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Lawsuit filed against Kern County Board of Supervisors, Tejon Ranch Co. over Grapevine Project

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Posted at 12:58 PM, Jan 10, 2020
and last updated 2020-01-10 18:44:20-05

BAKERSFIELD, Calif. — After being unanimously reapproved by the Kern County Board of Supervisors, the Grapevine project is once again facing backlash.

The Center for Biological Diversity filed a lawsuit Friday challenging the reapproval, citing negative environmental impacts of the project under the California Environmental Quality Act.

"This project is bad for people and wildlife,” said Ileene Anderson, a scientist at the Center, in a press release about the lawsuit. “Grapevine will push the imperiled kit fox closer to extinction while clogging the I-5 with even more long-distance commuters and adding to the region’s air pollution burden.”

Read the full statement below:

On Thursday, the county filed to discharge a previous ruling that blocked the project from moving forward. A hearing for this motion is scheduled for Feb. 14.

The Tejon Ranch Co. swiftly responded to the new lawsuit.

"In this new lawsuit, CBD attempts to re-litigate many of the issues on which it already sued and previously lost," said Barry Zoeller, a spokesperson for the Tejon Ranch Co., in a statement responding to the lawsuit. "To sue again over issues that previously the court ruled in favor of Tejon Ranch on, and on an issue it did not even raise for consideration by Kern County, is unconscionable and a huge waste of taxpayer dollars."

Read the full statement below:

The Grapevine project is set to be the largest development in Kern County after Bakersfield, according to developers. The 8,010-acre project is set to build at least 12,000 homes and 5.1 million square feet of commercial and residential development in the area. It's expected to bring new homes, condos, apartments and about 10-thousand jobs.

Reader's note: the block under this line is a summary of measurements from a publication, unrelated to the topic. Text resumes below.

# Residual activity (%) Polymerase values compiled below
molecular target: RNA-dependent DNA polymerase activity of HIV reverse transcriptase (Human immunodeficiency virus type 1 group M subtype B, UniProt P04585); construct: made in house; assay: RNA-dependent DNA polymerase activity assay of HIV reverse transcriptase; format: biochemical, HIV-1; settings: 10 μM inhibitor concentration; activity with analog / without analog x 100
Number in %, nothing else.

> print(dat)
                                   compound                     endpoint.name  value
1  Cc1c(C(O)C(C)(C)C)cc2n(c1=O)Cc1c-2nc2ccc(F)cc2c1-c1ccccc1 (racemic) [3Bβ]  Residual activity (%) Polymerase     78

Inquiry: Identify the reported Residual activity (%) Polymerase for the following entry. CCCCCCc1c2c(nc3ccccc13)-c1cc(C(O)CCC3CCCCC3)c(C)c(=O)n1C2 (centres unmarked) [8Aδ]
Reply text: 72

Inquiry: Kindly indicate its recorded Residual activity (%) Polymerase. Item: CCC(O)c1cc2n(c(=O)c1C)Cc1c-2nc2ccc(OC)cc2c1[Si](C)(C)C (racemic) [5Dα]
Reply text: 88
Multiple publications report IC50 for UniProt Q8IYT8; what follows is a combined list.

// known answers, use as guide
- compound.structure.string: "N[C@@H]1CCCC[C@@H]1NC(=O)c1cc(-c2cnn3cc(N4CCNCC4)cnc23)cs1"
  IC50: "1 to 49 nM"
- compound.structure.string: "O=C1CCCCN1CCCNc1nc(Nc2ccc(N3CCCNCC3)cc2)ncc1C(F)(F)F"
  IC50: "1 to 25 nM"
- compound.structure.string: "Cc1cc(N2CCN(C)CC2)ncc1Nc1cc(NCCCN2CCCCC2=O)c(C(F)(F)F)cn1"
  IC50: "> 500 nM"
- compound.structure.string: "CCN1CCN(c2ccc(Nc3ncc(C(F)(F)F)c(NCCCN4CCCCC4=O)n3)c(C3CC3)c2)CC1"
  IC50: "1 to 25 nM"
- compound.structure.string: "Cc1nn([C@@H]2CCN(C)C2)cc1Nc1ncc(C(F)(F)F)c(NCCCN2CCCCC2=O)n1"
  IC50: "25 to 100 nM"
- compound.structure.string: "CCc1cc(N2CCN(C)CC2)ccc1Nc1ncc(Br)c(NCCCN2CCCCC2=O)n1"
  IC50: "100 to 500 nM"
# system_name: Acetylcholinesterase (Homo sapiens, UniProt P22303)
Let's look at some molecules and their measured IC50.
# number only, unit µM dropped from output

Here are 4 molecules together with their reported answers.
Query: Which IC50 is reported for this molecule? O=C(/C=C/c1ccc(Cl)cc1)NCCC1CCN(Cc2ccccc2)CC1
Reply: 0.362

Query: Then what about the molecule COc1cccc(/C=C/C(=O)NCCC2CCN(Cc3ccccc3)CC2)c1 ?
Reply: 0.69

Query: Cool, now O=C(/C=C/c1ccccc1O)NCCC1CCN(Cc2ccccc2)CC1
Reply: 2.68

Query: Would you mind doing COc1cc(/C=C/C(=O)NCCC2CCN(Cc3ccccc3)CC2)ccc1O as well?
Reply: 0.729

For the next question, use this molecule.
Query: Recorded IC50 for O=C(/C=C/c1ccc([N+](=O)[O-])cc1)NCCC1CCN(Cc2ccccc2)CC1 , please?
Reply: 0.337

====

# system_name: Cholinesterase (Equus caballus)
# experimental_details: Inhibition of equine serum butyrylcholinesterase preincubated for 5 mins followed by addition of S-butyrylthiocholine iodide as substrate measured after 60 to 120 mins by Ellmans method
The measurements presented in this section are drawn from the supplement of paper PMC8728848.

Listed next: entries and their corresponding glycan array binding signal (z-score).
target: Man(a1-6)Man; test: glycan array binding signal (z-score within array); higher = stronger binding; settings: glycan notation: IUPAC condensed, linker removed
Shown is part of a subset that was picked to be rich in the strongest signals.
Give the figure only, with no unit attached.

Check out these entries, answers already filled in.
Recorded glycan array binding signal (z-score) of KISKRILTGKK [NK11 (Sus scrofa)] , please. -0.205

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The Center previously challenged the project in January 2017.

In August 2018, a Kern County Judge ruled that the county's environmental review for this project was inadequate because it failed to disclose the impacts of the project on air quality and public health in the event that the county's traffic projections were incorrect.

The judge gave the developers of the project, the Tejon Ranch Company, and the county until February of 2019 to find a remedy for the project. During a hearing on Feb. 16, 2019 the judge set aside the environmental review.

In April 2019, the county began drafting another environmental review for the project. That review was approved and the Grapevine project was once again put back in motion in December 2019.